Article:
Let's start with the style and work up. In the above quotation from early in The Weapon Makers, the peaceful glade, all leafy and flowery, has its ambience trampled underfoot by the writer as by an uncaring giant: generic vegetation that makes a label for a place, not a place. This is not a scene, this is a note for a scene that didn't get written. It is symptomatic of these books that the physical environment is as bare as a minimalist stage-play. More about giant tramplings later — in the flesh.
  

The curse of surprise

Weapon Shops of Isher - cover by Earle Bergey The atomic engineer Neelan, one of three main viewpoint characters in The Weapon Makers, suffers to the full what I call the van Vogtian curse of surprise. Not only is Neelan often startled by events, and struck dumb by realizations — sometimes twice on the same page — but he is even surprised, confused, or dumbfounded by things he already knows. You would think that any half-wit, having carried a Weapon Shop gun for years and used it to save his own life seven times, ought to be able to look into a shop-window full of them and simply admire the display.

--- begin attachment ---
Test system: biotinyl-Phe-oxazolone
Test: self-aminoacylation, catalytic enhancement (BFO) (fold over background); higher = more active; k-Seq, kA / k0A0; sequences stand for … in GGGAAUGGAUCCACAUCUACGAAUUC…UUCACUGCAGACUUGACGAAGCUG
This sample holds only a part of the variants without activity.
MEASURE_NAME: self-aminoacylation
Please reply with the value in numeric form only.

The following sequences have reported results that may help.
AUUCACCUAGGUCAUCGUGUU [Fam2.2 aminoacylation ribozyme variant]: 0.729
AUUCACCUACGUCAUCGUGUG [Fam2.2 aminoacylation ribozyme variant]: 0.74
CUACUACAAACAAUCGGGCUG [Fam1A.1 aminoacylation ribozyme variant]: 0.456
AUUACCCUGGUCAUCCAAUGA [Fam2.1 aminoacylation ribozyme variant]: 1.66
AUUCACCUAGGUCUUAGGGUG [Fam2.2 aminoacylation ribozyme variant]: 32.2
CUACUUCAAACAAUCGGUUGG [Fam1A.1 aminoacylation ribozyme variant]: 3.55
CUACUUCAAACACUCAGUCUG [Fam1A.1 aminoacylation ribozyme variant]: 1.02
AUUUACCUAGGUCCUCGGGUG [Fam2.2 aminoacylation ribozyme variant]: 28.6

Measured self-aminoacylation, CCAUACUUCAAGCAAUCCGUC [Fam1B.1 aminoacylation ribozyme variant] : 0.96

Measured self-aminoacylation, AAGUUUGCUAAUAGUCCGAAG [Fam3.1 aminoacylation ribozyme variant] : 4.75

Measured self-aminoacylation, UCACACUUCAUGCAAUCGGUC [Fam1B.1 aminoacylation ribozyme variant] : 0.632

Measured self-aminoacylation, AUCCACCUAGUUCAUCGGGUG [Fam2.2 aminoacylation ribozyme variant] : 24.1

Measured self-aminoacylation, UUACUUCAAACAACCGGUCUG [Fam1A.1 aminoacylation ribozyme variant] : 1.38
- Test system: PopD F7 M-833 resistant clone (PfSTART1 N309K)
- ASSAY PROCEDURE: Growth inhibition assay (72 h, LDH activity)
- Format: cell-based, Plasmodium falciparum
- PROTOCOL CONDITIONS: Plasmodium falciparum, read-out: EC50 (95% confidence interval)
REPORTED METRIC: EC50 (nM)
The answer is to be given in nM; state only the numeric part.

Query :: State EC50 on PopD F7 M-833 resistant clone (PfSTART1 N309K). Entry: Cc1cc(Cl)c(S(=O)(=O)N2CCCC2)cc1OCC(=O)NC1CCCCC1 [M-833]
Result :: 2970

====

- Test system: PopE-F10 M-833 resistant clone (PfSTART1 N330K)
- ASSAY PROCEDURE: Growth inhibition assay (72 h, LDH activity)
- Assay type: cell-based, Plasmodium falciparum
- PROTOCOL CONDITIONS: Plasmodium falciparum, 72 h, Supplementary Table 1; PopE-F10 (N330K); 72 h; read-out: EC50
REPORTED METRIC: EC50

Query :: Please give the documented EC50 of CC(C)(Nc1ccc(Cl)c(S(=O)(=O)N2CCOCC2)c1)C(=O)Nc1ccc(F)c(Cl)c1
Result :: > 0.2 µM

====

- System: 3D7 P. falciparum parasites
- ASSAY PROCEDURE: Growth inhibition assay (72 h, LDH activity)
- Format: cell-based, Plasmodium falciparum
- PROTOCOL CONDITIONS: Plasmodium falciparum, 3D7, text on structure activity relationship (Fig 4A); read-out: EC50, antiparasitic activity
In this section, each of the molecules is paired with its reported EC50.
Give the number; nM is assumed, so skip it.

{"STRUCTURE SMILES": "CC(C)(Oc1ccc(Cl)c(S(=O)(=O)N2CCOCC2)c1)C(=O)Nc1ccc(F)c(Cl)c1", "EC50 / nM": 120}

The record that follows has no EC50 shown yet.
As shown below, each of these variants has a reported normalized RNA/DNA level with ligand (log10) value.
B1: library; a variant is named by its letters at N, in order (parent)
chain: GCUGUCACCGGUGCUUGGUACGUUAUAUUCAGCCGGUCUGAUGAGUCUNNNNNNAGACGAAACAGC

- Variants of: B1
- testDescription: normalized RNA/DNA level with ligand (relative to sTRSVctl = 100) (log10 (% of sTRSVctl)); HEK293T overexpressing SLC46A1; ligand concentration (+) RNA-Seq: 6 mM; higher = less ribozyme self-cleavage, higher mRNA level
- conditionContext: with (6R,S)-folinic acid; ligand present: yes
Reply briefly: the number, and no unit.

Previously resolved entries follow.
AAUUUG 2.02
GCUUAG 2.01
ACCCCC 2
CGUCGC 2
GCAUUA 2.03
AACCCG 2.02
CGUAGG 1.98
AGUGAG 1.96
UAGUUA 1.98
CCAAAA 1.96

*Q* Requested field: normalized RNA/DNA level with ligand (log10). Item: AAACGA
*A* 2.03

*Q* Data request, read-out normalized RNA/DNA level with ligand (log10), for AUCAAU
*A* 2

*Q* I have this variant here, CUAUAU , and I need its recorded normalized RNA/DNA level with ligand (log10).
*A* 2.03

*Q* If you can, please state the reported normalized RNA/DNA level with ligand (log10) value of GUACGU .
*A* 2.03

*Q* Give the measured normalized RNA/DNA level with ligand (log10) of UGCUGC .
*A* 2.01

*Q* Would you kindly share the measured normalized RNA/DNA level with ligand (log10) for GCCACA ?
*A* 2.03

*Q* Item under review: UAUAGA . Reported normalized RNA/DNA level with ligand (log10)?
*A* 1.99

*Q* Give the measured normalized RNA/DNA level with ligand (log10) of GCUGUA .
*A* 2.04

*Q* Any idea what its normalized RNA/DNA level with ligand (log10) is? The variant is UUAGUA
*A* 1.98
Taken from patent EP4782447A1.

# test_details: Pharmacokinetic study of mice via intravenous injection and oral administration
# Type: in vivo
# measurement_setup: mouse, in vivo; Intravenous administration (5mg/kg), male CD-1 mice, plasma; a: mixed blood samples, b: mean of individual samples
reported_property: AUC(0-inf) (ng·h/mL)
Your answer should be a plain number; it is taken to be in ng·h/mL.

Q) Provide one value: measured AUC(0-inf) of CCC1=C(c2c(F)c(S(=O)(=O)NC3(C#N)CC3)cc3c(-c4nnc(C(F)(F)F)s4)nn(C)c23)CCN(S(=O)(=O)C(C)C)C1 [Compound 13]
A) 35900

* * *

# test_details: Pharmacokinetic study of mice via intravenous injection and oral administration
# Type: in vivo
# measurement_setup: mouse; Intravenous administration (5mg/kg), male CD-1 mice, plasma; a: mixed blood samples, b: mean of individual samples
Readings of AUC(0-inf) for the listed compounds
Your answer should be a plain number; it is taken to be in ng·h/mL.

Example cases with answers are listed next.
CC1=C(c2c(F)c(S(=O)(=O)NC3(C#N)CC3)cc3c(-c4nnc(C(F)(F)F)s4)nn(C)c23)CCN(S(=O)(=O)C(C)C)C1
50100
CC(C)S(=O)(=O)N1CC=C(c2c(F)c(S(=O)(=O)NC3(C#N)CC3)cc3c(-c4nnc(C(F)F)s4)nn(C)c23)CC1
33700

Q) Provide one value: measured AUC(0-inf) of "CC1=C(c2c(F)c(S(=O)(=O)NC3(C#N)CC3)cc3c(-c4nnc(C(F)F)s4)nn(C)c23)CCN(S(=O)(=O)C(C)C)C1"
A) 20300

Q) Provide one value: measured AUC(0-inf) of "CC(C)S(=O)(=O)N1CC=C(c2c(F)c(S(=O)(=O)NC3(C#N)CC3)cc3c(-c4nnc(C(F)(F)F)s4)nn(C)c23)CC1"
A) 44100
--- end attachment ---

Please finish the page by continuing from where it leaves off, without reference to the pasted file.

It's not as though the Weapon Shop organization is new; it's thousands of years old, and suffuses the Isher Empire. The even older Isher Empire dominates Earth and the Solar System and has for over 4700 years; the current hereditary Empress is the young woman, Innelda. She is an active, personal administrator and autocrat: more like a Tudor than a Windsor.

The third and central viewpoint character is Robert Hedrock, Earth's only immortal man (by means of a not-yet-repeatable scientific accident). Hedrock founded the Weapon Shops long before to create an enduring opposition to the Isher Empire, lest imperial stability turn into oppression without recourse.

Hedrock and Empress Innelda do a little better than Neelan and the secondary characters in The Weapon Makers at absorbing the slings and arrows of conversation and daily activities. But these constant startlements and realizations suffuse both novels; even as a teenage reader I found this uncomfortable and annoying.
  

Assembling the Weapon Shop series